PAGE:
I always have a soft spot for a Galway wedding – having lived in the city for a few years many years ago now, and having left it, somewhat reluctantly at the time, it’s a city I delight in getting back to, be it for work or for pleasure. Last weekend’s most Galway of weddings was one of those that felt more like pleasure than work.
What makes a wedding a Galway wedding? Well, in this case how about a post-wedding drink in Tigh Neachtains, a stroll down Quay street in the rain, shelter in the door of McDonaghs, a girly picture outside The Wooden Heart, stopping traffic at the Spanish Arch, a night time photo overlooking Eyre Square, a quick visit to Charlie Byrne’s Bookshop, walking from the car to the church in front of Anthony Ryans. If you know Galway at all, you’ll know that pretty much covers all the bases!
This was a multi-cultural and multi-national wedding – Emily and Gilbert paid homage to the groom’s Chinese roots in a tea ceremony the day before, and having both travelled home from New York, they were joined by friends and family from home and abroad for their ceremony in St. Augustine’s church in the heart of the city, and their reception in the grand old lady of Eyre Square – the Hotel Meyrick Galway.
Ably assisted for the day by bridesmaid’s Ailis, Siobhan, Emily and Maeve, groomsmen Eoin, Rocky and Rich, Emily and Gil seemed to enjoy Fr. Lyng’s lovely relaxed ceremony – his invite that “Emily, you may kiss the groom” had everyone laughing. The church itself is not your ordinary church, with guests facing each other, and three different places for readings and prayers – so much so that it kept me on my toes trying to guess where the next part of the ceremony would take place!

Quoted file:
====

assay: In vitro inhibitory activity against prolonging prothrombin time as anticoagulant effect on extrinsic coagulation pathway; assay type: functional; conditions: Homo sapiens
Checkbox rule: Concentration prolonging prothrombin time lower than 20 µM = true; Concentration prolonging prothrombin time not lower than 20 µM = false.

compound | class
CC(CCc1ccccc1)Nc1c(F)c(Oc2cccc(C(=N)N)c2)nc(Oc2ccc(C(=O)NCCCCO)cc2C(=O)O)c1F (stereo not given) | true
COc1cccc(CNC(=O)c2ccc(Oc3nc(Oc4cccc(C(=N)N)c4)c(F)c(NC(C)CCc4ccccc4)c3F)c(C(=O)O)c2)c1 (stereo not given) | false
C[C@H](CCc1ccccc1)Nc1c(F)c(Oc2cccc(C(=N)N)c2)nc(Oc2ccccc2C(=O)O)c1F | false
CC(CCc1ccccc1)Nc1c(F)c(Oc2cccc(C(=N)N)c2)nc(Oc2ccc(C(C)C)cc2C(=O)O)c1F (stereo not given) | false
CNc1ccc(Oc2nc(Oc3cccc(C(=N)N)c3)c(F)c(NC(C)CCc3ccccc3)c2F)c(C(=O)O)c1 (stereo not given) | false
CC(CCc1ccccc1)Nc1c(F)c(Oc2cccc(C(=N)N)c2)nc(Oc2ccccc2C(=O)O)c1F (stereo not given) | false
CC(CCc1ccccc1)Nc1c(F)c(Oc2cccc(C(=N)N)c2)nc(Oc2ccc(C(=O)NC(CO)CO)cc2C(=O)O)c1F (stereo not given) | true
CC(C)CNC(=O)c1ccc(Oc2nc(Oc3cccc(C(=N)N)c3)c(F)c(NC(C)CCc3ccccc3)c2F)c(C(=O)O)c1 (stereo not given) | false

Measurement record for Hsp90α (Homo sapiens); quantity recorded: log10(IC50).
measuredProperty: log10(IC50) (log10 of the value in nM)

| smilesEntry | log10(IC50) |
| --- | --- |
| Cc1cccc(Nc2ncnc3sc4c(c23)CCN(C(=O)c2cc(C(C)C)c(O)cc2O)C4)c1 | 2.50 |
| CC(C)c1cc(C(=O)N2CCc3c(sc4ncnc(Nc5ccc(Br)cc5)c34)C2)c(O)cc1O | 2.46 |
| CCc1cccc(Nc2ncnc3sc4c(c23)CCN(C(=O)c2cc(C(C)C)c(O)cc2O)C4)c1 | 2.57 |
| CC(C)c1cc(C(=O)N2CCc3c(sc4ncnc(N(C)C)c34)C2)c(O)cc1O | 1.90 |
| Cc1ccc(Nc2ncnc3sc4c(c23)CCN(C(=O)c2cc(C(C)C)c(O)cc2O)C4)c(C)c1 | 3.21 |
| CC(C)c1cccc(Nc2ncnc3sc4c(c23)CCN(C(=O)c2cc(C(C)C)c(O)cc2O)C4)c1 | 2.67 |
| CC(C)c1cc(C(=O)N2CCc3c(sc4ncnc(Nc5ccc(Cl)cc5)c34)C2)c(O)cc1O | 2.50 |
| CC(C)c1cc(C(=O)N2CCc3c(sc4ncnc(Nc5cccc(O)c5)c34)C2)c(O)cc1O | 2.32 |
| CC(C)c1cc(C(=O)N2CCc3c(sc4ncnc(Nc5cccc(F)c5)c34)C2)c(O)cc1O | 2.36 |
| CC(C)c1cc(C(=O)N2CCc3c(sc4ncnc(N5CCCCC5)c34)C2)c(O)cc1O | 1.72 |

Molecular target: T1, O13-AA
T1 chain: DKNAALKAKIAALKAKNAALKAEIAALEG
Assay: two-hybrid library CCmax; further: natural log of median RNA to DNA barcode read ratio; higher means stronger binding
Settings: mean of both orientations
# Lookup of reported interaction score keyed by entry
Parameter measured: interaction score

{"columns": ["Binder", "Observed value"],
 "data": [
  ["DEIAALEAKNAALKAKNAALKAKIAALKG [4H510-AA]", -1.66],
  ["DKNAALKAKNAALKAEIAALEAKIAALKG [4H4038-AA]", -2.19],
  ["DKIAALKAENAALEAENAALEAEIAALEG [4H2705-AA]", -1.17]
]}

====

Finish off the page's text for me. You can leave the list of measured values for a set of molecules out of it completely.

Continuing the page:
After the ceremony, and what you might call a receiving mingle rather than a receiving line (the visiting guests didn’t seem to be too familiar with the concept!) we got family photos out of the way before making our way, via some of those landmarks mentioned earlier, to the hotel. The stop off at Neachtains was welcome, and, I was told later, a highlight for the bride and groom and a special thanks should go to the group of friends who so graciously gave up their seats in the snug to allow the bridal party to sit for 15 minutes – the pub was busier than we expected, but we should have known better!
We met our fair share of eccentric characters on the stroll around town – perhaps that’s another sign of a Galway wedding! – but all in good spirits, and all wishing the happy couple well.
Before settling in at the Meyrick there was one last stop – the platform of the train station, which, amazingly, is literally through a door from the function room in the hotel. That stop off was a nod to Emily’s grandad Christy, who worked in the train station. He and his wife Pauline were at the wedding, but the walk to the train station was a bit too much of an ask to get a photo there with him, but we did get a photo with them both later.
There was lots of time for mingling and, indeed, magic during the drinks reception before dinner, and some great speeches after dessert, not least from Emily’s grandmother, brought dinner to a close before The Lewd Tunes kicked off the evening entertainment and quickly had the dance floor packed.
As I drove home I felt only slightly old at the thought that the first time I met Emily was at her aunt’s wedding almost 7 years ago, at what itself was quite a Galway wedding. Old as it might make me feel, it’s always nice to meet up with families again!